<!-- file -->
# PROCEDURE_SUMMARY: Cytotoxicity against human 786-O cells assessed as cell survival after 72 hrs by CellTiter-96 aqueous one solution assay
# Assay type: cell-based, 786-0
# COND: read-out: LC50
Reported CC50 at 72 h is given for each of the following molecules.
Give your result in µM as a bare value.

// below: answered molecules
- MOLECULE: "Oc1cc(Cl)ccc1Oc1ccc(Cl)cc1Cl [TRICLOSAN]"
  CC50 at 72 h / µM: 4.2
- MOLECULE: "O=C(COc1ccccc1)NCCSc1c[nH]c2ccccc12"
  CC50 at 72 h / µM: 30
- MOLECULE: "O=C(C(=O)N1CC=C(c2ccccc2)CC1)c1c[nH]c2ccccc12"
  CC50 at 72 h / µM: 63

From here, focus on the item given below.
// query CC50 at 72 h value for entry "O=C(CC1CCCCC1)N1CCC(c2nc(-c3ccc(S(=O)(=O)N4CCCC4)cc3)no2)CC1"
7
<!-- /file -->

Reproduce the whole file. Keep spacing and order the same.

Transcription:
# PROCEDURE_SUMMARY: Cytotoxicity against human 786-O cells assessed as cell survival after 72 hrs by CellTiter-96 aqueous one solution assay
# Assay type: cell-based, 786-0
# COND: read-out: LC50
Reported CC50 at 72 h is given for each of the following molecules.
Give your result in µM as a bare value.

// below: answered molecules
- MOLECULE: "Oc1cc(Cl)ccc1Oc1ccc(Cl)cc1Cl [TRICLOSAN]"
  CC50 at 72 h / µM: 4.2
- MOLECULE: "O=C(COc1ccccc1)NCCSc1c[nH]c2ccccc12"
  CC50 at 72 h / µM: 30
- MOLECULE: "O=C(C(=O)N1CC=C(c2ccccc2)CC1)c1c[nH]c2ccccc12"
  CC50 at 72 h / µM: 63

From here, focus on the item given below.
// query CC50 at 72 h value for entry "O=C(CC1CCCCC1)N1CCC(c2nc(-c3ccc(S(=O)(=O)N4CCCC4)cc3)no2)CC1"
7